Upon initial inspection nothing looked too bad on the cylinder walls or rings with just visual inspection.  While I wished for a better diagnosis I figured with de-glazed cylinder walls and fresh rings we would probably be back in business.

 

For whatever reason a thought jumped in my head that I couldn't reconcile myself and I thought I would ask the champcar community to help put this to rest in my head.

 

This probably about the weirdest thing I think I have ever suggested and I suspect you are all about to tell me so.

 

Our last race was Road America in Oct and the whole second day was essentially in the rain.  Our intake air filter sits in the headlight pocket and is certainly pulling in some moisture.  Is there any chance that the rain ingestion resulted in cylinder wash down?  I have only heard of way too much fuel causing cylinder wash down.

 

The little bit of data that made me potentially embarrass myself in front of my champcar peers is that the leakage rates essentially were the worst on cylinders closest to the throttle body and got better as they got farther away.

 

Just doesn't make sense to me as I would assume any moisture is just consumed by the combustion process, right?

 

 

 

 

 

  

 

If you have a "fresh air" system you need to block it in the rain especially heavy rain.  BUT I would think that would cause hydro-lock and not a wash down... I would think you'd develop a miss. was there water in your oil?

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On 12/28/2017 at 11:59 AM, rod rammage said:

We spray water into the intake to clean out carbon. IF you were ingesting that much water, your cylinders, piston tops, spark plug tips and valves should be pretty clean and free of carbon. I doubt your symptoms were the result of ingesting water. Were your piston tops shiny and clean?

 

The piston tops were in fact full of carbon as we have been running a bit rich at times.  Perhaps the wash down was in fact from too much fuel...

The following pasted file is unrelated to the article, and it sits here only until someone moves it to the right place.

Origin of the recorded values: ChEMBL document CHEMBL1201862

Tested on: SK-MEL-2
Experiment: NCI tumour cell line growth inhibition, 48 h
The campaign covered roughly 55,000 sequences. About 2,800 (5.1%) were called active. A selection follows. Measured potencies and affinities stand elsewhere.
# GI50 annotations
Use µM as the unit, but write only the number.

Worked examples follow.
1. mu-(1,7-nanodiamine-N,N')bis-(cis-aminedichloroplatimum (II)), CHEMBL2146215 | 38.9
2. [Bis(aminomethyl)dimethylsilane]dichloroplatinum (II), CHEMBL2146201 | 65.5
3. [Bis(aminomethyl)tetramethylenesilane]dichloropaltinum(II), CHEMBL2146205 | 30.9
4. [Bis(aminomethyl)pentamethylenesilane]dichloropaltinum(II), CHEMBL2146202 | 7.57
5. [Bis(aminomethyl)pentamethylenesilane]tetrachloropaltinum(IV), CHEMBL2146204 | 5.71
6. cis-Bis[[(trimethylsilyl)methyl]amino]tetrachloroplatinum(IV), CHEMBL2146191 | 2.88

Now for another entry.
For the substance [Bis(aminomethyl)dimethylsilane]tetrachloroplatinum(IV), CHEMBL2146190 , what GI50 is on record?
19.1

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My understanding off washdown is because gasoline is a solvent and will wash away the oil clinging on the hot cylinder walls. The water would be repelled. You might want to have oil analysis done to see if any fuel is showing up in the oil. Do any of the Pistons show signs of detonation? Is there any ring drag or chatter on any cylinders? Who gapped the rings?

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13 minutes ago, tneker said:

 

 

2nd Gen OEM with Syked Tuning Software.  We target about 12.8:1 A/F at WOT.

My limited experience is 12.8 will not wash down a cylinder as many cars tune for 10-11 under boost or for temp control. This also assumes that 12.8 is on all cylinders and there are rich and lean cylinders. 

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3 hours ago, wd6681 said:

My understanding off washdown is because gasoline is a solvent and will wash away the oil clinging on the hot cylinder walls. The water would be repelled. You might want to have oil analysis done to see if any fuel is showing up in the oil. Do any of the Pistons show signs of detonation? Is there any ring drag or chatter on any cylinders? Who gapped the rings?

 

Lot's of good  questions so I figured worth providing more background.

 

The engine build in question had 40 to 50 race hours on it and we had planned to tear down in off season regardless.  Prior to the teardown I checked cranking cylinder pressure and leak down rates.  Cranking pressures had been quite good after previous races, but had fallen after this last race.  The leakage rate test confirmed ring blow by.

 

When this build was fresh, our tune was a bit richer (mid 11 to low 12's) than the 12.8 @ WOT we targeted for this race.  The carbon build up on the pistons I believe is likely a remnant of the previously richer tunes.  We may still be too rich at idle. We had an oil analysis done previously that confirmed a little gas in the oil, enough to suggest we were too rich, but not enough to suggest we had significant fuel issues.